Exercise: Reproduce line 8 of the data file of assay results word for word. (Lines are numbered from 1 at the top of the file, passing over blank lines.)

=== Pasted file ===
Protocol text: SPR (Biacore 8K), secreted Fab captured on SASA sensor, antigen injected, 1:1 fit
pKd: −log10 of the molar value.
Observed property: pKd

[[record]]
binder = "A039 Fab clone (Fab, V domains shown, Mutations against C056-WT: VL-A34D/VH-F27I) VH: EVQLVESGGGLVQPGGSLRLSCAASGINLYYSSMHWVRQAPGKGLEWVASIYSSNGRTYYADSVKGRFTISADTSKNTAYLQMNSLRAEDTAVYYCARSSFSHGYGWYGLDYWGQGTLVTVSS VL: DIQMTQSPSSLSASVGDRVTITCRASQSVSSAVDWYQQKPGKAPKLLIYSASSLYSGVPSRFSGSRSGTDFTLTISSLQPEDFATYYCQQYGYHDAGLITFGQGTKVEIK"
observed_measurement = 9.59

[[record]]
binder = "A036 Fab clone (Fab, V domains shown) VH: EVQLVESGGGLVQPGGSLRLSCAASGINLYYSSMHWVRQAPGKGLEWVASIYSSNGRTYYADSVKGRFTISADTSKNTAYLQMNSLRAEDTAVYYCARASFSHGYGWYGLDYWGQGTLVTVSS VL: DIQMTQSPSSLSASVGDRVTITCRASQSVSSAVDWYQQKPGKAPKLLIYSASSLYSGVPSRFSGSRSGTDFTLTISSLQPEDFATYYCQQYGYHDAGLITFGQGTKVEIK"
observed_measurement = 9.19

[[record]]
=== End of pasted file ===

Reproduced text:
binder = "A036 Fab clone (Fab, V domains shown) VH: EVQLVESGGGLVQPGGSLRLSCAASGINLYYSSMHWVRQAPGKGLEWVASIYSSNGRTYYADSVKGRFTISADTSKNTAYLQMNSLRAEDTAVYYCARASFSHGYGWYGLDYWGQGTLVTVSS VL: DIQMTQSPSSLSASVGDRVTITCRASQSVSSAVDWYQQKPGKAPKLLIYSASSLYSGVPSRFSGSRSGTDFTLTISSLQPEDFATYYCQQYGYHDAGLITFGQGTKVEIK"